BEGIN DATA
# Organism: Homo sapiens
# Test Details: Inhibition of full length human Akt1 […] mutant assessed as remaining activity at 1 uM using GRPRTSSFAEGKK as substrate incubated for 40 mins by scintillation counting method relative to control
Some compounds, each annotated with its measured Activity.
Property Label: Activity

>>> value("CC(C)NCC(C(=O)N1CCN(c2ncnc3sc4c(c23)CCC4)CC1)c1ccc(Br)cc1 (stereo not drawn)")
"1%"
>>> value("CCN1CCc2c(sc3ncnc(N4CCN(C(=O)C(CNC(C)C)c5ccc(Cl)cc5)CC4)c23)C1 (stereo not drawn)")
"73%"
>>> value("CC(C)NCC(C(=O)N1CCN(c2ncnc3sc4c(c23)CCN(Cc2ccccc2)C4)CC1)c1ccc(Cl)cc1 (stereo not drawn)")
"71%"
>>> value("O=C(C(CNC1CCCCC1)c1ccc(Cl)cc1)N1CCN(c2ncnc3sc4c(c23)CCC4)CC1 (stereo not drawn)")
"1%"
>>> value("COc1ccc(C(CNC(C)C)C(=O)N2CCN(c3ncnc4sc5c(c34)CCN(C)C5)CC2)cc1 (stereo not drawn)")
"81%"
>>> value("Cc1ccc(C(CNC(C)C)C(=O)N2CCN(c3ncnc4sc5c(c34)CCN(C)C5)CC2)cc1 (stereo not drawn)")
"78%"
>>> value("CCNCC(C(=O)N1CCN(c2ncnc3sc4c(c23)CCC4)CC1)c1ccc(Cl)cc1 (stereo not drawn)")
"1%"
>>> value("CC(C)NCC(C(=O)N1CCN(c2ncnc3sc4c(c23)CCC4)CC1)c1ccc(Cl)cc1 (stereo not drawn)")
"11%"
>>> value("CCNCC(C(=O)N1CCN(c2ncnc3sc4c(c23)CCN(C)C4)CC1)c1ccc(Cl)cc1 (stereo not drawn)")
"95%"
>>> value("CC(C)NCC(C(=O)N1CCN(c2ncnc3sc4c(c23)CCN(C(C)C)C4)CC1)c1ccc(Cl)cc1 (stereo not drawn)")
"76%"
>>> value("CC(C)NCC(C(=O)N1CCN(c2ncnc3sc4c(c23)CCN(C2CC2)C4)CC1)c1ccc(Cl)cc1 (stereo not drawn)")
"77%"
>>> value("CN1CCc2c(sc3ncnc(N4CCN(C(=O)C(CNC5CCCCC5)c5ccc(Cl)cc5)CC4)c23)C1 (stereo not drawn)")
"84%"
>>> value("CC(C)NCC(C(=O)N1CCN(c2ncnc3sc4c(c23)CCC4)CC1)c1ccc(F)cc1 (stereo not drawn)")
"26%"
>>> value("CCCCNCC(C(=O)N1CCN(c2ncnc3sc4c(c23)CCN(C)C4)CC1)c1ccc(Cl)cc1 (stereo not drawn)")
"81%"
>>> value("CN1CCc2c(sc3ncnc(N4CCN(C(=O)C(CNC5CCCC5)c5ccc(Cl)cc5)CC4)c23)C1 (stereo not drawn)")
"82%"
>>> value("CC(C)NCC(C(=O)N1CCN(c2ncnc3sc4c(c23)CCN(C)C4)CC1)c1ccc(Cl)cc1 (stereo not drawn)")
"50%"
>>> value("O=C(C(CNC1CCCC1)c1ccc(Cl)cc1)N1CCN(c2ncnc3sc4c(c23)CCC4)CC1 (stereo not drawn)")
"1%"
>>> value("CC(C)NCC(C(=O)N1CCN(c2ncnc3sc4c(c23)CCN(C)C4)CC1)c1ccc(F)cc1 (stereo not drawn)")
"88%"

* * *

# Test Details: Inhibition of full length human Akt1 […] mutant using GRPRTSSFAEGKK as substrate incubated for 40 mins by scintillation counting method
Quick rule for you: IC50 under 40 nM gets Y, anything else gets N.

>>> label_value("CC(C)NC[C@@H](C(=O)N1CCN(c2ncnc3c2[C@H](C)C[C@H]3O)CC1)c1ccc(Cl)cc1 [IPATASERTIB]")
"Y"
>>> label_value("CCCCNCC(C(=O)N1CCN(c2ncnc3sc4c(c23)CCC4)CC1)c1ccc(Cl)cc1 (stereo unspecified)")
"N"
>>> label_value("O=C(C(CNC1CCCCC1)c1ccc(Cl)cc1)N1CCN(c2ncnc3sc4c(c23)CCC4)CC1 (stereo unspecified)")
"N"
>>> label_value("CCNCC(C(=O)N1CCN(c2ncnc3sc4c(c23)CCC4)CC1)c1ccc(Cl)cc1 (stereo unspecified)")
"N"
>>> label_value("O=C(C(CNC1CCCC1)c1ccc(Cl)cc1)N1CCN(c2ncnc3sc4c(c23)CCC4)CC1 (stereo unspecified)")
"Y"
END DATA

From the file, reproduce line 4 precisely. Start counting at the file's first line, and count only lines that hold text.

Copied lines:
Property Label: Activity